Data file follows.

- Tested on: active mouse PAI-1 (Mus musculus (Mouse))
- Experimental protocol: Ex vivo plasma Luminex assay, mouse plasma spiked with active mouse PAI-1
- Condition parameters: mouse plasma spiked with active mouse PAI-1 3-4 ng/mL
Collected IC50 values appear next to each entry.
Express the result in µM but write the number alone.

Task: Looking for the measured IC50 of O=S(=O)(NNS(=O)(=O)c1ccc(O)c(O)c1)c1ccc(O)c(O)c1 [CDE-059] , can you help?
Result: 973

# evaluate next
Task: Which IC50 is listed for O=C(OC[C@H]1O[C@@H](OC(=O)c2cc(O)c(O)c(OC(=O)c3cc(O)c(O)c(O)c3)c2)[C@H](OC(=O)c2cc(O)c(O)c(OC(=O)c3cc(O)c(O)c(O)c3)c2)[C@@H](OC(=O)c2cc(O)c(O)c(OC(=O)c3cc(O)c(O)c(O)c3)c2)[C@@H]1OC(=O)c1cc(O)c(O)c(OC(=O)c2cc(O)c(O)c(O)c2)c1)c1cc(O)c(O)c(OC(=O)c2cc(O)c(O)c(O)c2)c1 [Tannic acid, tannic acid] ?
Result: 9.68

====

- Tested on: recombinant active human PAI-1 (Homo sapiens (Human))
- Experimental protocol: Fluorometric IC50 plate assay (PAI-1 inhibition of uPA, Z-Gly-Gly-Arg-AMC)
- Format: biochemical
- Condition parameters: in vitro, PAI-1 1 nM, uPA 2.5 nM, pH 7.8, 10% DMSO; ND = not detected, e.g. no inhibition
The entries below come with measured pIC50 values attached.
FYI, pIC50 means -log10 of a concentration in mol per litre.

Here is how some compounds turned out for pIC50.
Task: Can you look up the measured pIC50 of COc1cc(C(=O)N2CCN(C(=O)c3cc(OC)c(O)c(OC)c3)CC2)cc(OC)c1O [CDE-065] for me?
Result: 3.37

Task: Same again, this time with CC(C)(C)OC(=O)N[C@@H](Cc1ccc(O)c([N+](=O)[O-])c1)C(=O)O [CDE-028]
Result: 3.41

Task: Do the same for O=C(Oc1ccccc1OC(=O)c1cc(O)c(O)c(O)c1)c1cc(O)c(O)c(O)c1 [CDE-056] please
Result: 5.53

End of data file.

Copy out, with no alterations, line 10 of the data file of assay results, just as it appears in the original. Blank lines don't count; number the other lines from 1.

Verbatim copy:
Result: 9.68